Modern holiday season retail traditions such as Black Friday, Cyber Monday or that pre-yuletide spendfest, Amazon Prime Day, involve more and more time choosing gifts online instead of in-store. Traditions change, but there’s no stopping the shopping; the National Retail Federation expects over $940 billion in sales this holiday season.

Retailers have been racking their brains for decades coming up with clever ways to lure shoppers into stores. Rich’s, Atlanta’s hometown department store founded in 1867, was already well versed in such marketing by the time it debuted its best-known promotional ploy in 1948.

The Great Tree, touted by the store as its gift not only to Atlanta but to the whole state, began life as a way to boost shopping traffic and help Rich’s modernize its image, according to news reports at the time.

WSB-TV archival footage of the lighting Rich's Great Tree in the 1960s and 1970s
Another undated downtown tree lighting on Forsyth Street photo. The floors under the tree were called the Crystal Bridge.

Credit: AJC FILE

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Credit: AJC FILE

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“The notion of a Christmas tree atop Rich’s bridge was the brainchild of Frank Neely, former manager of the downtown store, and Frank Pollatto, former publicity director,” the Constitution’s Joseph Litsch wrote in a Nov. 16, 1981, piece detailing Rich’s annual quest to find the perfect tree.

“In 1947, the movie-going world was beaming with the newly released ‘Miracle on 34th Street,’ which was to become a Christmas classic and make Kriss Kringle a national figure. No one knows whether this film was the inspiration or not,” Litsch continued, “but the timing was perfect.”

Neely, who died at 95, brought Rich’s into the 20th century, “modernizing virtually every aspect of the store’s operations — from marketing and merchandizing to the implementation of the store’s (famous) philosophy that the customer is always right,” the Constitution’s David Morrison wrote in Neely’s May 25, 1979, obituary.

The Great Tree was part of Neely’s quest to “convert Rich’s from what he said was ‘still a country store’ to a department store that could compete successfully with Macy’s.” Getting customers to patronize the downtown location at 45 Broad Street, now part of the Sam Nunn Federal Center, was key to this strategy.

In the Nov. 28, 1948, Journal, a full-page Rich’s ad encouraged shoppers to visit the Great Tree, which the store alternately dubbed its ‘Christmas Tree in the Sky.’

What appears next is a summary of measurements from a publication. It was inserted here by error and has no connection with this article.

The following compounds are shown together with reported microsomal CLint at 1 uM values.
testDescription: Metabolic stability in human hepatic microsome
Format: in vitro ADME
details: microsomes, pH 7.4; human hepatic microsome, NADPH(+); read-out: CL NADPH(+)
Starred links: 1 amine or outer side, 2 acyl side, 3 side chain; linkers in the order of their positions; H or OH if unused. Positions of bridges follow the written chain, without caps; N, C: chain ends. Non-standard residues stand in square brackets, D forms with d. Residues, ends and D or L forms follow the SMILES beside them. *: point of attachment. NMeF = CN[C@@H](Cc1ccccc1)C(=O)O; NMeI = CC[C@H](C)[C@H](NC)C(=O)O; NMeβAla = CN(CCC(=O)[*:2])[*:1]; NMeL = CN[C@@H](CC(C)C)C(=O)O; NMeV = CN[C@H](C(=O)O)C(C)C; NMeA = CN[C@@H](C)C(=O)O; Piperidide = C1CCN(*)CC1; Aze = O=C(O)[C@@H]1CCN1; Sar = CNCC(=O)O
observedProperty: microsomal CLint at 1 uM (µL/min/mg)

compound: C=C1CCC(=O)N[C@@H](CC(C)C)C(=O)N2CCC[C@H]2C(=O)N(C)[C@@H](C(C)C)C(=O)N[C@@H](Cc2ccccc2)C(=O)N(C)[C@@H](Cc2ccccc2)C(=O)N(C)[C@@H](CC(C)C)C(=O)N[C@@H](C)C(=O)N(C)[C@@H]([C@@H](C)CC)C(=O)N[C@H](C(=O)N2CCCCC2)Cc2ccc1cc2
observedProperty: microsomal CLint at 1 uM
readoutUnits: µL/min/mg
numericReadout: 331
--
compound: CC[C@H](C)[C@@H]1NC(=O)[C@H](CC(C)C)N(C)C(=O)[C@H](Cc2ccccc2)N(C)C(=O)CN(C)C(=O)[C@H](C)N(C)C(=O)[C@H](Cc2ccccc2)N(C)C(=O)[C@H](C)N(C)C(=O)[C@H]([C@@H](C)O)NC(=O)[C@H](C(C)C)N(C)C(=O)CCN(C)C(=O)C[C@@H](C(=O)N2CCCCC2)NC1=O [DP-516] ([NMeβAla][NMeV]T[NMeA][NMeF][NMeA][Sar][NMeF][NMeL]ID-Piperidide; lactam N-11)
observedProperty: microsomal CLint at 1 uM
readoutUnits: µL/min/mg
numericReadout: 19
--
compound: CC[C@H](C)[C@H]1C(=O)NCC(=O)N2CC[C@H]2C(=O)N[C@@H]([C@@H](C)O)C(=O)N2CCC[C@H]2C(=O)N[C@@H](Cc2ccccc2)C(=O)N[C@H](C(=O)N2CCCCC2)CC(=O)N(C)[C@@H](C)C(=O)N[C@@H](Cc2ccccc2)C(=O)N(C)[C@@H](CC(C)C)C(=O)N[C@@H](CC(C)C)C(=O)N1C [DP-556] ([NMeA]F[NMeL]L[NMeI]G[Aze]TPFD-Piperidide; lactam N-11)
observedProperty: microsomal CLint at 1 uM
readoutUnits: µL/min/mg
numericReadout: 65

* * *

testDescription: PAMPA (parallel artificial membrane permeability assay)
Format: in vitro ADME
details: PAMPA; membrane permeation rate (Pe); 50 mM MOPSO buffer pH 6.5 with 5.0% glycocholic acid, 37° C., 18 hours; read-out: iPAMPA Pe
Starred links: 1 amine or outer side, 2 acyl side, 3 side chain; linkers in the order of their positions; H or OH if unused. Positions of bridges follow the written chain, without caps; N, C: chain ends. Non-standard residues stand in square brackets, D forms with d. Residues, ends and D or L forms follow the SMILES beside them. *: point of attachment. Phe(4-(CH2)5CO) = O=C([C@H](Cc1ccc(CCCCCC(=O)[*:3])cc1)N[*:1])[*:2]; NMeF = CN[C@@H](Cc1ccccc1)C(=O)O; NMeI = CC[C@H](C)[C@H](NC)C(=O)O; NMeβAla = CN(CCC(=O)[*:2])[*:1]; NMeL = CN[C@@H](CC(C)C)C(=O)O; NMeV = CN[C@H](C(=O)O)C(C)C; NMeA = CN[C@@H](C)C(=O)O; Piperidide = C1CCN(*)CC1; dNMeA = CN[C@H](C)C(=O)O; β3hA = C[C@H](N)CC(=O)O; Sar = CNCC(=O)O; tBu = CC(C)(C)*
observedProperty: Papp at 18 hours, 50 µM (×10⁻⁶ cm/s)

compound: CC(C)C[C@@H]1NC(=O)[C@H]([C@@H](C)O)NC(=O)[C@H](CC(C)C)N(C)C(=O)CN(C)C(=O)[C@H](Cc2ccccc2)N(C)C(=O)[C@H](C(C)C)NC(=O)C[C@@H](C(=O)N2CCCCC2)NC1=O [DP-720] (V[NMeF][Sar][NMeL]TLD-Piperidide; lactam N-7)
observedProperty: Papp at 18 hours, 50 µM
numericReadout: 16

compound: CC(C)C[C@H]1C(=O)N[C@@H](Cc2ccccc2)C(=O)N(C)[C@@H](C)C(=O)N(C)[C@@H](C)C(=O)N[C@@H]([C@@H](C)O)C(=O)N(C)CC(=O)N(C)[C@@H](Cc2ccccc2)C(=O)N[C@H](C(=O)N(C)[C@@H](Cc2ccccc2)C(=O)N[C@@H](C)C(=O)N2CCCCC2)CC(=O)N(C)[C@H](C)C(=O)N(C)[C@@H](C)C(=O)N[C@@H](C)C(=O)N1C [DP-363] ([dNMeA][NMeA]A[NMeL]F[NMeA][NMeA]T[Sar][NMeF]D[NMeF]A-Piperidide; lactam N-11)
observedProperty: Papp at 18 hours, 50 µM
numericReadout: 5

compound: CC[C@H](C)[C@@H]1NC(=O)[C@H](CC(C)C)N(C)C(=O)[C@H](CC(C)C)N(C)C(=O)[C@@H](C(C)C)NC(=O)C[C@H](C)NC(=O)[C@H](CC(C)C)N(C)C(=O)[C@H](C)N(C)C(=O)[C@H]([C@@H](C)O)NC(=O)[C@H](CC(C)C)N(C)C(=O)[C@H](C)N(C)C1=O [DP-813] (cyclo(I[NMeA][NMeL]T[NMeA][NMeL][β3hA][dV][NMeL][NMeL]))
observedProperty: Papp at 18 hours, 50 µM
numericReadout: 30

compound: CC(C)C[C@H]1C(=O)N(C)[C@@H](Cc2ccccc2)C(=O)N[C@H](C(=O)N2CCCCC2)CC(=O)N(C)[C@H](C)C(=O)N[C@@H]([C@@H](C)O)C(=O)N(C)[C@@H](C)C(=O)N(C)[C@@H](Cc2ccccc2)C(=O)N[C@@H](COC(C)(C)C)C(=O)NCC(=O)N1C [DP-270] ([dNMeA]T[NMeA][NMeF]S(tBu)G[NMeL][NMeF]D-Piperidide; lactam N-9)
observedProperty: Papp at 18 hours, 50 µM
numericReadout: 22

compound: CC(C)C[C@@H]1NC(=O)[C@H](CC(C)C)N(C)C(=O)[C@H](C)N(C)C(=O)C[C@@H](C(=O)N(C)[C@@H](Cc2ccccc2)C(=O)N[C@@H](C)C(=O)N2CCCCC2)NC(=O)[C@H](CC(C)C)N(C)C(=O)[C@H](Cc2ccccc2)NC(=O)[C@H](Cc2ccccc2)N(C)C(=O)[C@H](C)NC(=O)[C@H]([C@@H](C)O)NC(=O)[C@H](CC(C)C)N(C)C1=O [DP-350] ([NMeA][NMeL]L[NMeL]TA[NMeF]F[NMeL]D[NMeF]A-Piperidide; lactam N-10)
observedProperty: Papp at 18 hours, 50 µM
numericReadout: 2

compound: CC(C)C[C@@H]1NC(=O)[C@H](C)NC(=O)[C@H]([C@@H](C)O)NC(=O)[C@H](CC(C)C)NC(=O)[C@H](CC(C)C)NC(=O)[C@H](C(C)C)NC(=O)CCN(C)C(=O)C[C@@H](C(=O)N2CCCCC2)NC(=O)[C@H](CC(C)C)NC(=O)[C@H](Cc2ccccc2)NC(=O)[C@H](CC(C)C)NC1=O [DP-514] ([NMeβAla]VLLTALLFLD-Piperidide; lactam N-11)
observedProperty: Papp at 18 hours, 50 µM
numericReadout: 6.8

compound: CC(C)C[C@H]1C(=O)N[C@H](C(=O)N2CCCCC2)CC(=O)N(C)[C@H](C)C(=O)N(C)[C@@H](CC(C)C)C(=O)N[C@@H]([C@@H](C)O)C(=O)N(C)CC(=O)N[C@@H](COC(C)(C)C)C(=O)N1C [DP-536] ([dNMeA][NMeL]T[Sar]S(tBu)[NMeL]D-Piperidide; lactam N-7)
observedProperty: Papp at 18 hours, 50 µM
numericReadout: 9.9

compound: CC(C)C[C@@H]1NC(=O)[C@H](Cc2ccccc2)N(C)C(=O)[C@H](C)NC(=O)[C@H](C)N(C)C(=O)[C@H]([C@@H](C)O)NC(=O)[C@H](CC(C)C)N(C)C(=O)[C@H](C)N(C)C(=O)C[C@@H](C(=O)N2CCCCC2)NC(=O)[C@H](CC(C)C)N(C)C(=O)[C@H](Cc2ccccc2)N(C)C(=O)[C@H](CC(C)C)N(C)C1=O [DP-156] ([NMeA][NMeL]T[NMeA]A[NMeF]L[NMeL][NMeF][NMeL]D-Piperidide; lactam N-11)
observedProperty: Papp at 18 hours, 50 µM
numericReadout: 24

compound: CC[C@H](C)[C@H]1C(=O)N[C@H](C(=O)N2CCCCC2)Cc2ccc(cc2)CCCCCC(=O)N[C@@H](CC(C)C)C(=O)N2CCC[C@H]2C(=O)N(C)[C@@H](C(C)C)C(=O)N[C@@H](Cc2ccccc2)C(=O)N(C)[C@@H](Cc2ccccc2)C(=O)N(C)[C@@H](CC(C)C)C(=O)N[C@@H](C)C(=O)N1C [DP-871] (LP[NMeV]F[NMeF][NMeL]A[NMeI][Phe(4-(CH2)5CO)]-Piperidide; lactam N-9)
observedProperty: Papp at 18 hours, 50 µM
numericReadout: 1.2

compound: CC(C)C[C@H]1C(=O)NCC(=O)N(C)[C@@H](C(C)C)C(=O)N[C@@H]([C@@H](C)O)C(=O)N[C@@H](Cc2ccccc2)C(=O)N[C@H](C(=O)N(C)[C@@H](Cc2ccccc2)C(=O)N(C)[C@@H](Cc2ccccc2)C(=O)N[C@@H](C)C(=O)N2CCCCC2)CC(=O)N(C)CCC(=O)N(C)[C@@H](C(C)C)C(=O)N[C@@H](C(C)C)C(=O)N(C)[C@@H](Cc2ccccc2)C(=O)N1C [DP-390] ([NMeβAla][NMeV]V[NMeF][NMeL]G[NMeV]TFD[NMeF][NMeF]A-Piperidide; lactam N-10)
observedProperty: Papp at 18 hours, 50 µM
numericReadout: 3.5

On the Crystal Bridge above Forsyth Street, Rich's has raised a Christmas tree. Its bright holiday lights, shining over Atlanta, signal a welcome to the Christmas season and to all Georgians.

Come down today, bring the children and the family.

See the tree, enjoy the Christmas music, the festive windows and the panorama of Santa's workshop in action!

- Journal Rich's ad, Nov. 1948
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“Attendance figures for the first tree lighting are unavailable,” Litsch wrote in his 1981 article. “Frankly, no one expected this gathering to become the holiday event it has become.”

From 1948 to 1990, the Rich’s Great Tree lighting was a Thanksgiving night tradition at the flagship store downtown. Generations of metro area families, stuffed from the day’s turkey dinners, headed downtown to the Crystal Bridge spanning Forsyth Street for the evening’s festivities.

Local church and school choirs sang Christmas and holiday standards as crowds gathered on either side of Forsyth, awaiting the pinnacle of the ceremony, when all four decks of the bridge were lighted, lowest to highest, as the Tree lit up during “O Holy Night” at the singing of the lyric “Oh, night divine.”

Melody Demerchant (C) cheers during the Macy's 72nd Great Tree Lighting Ceremony Sunday, November 24, 2019. STEVE SCHAEFER / SPECIAL TO THE AJC

Credit: Steve Schaefer

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Credit: Steve Schaefer

In 1991, after the downtown Rich’s store closed, the lighting moved to Underground Atlanta. Since 2000, the ceremony has taken place at Lenox Square. The Tree is now artificial, the lighting festivities are jazzed up with fireworks, the local choirs mostly replaced by big-name performers and it’s Macy’s, the store that inspired Frank Neely to invent the Tree in the first place, that now continues the tradition.

Despite the many changes, revelers come from all over Thanksgiving night to officially kick off the Atlanta holiday season. The Tree still brings the crowds.

“When you look at all those kids out there Thanksgiving night and see their faces when that tree lights up,” Travis Guest, Rich’s manager of signs and posters, told the Constitution in 1981, “it’s all worthwhile.”


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